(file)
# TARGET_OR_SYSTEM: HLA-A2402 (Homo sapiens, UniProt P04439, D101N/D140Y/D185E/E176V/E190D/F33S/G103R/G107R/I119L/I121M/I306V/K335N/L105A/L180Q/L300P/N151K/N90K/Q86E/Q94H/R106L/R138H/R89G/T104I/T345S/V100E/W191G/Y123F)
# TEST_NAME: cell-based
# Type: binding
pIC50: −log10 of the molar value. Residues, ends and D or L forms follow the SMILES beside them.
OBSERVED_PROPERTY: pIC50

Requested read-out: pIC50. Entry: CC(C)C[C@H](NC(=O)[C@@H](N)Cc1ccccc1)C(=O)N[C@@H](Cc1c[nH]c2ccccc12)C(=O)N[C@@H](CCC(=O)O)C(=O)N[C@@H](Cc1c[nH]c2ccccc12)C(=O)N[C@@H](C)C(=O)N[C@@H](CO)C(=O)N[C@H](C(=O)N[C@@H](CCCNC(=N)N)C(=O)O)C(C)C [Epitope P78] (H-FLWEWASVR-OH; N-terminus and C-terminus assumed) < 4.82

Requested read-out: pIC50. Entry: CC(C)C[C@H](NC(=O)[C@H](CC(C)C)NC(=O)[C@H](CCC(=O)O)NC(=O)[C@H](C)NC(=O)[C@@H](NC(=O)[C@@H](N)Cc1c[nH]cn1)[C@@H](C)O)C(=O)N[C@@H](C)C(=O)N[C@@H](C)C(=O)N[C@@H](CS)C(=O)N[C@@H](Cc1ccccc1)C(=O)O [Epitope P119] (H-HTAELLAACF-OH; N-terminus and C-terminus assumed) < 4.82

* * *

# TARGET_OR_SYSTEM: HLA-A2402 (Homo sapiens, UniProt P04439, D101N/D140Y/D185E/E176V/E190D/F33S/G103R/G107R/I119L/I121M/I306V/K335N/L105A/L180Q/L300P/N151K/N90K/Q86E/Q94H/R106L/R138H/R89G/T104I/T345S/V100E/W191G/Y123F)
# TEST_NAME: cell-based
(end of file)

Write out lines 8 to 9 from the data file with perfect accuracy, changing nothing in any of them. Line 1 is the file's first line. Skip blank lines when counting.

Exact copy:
* * *

# TARGET_OR_SYSTEM: HLA-A2402 (Homo sapiens, UniProt P04439, D101N/D140Y/D185E/E176V/E190D/F33S/G103R/G107R/I119L/I121M/I306V/K335N/L105A/L180Q/L300P/N151K/N90K/Q86E/Q94H/R106L/R138H/R89G/T104I/T345S/V100E/W191G/Y123F)